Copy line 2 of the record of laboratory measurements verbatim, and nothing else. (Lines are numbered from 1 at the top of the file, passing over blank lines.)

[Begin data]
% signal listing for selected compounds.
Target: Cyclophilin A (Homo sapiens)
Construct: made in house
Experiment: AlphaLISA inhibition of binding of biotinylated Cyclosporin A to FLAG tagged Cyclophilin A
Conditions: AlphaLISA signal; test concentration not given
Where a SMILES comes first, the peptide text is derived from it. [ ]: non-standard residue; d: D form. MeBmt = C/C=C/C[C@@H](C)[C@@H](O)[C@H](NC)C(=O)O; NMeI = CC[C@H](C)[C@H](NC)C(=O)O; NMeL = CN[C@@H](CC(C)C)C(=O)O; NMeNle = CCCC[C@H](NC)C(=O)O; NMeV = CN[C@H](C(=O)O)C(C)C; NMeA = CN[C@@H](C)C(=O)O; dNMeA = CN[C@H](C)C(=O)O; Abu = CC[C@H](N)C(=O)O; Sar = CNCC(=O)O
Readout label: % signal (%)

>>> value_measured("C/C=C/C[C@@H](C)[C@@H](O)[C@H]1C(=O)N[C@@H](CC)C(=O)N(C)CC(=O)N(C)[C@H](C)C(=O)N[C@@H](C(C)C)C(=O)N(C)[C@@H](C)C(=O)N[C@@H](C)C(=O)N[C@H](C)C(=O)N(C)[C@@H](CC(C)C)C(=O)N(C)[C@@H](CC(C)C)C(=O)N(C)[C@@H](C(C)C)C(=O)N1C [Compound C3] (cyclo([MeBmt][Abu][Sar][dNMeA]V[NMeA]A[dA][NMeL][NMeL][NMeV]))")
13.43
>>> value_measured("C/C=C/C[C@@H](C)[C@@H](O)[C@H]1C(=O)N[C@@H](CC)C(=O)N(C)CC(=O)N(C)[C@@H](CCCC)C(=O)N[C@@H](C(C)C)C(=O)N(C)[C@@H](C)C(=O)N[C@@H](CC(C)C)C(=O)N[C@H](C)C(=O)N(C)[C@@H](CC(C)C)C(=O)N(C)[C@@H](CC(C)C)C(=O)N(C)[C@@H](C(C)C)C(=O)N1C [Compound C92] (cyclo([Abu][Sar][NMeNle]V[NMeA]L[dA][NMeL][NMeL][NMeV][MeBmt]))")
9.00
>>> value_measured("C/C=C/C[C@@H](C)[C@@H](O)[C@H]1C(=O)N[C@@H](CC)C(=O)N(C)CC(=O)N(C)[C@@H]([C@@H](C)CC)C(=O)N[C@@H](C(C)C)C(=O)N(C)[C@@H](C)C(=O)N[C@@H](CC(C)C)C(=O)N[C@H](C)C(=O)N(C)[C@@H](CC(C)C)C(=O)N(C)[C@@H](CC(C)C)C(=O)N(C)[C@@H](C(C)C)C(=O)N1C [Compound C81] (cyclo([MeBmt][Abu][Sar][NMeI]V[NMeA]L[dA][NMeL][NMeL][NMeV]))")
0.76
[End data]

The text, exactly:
Target: Cyclophilin A (Homo sapiens)